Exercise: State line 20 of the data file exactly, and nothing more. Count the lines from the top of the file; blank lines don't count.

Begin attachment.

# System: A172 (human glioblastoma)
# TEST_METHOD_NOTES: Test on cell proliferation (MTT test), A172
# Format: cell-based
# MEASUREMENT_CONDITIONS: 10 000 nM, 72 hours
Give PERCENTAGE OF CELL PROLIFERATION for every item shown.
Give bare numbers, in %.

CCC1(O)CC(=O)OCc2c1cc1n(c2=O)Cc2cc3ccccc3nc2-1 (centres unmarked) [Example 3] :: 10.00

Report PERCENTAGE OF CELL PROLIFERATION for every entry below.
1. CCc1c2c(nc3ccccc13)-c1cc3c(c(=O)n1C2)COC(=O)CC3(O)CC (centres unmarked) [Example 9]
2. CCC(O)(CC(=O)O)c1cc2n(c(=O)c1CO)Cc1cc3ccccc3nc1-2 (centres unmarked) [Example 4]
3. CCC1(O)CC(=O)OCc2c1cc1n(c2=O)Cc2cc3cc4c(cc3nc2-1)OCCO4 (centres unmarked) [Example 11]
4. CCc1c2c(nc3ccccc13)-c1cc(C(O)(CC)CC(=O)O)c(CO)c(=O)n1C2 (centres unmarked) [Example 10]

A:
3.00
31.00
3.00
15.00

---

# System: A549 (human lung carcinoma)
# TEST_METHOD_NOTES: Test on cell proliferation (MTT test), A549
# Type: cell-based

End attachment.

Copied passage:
# TEST_METHOD_NOTES: Test on cell proliferation (MTT test), A549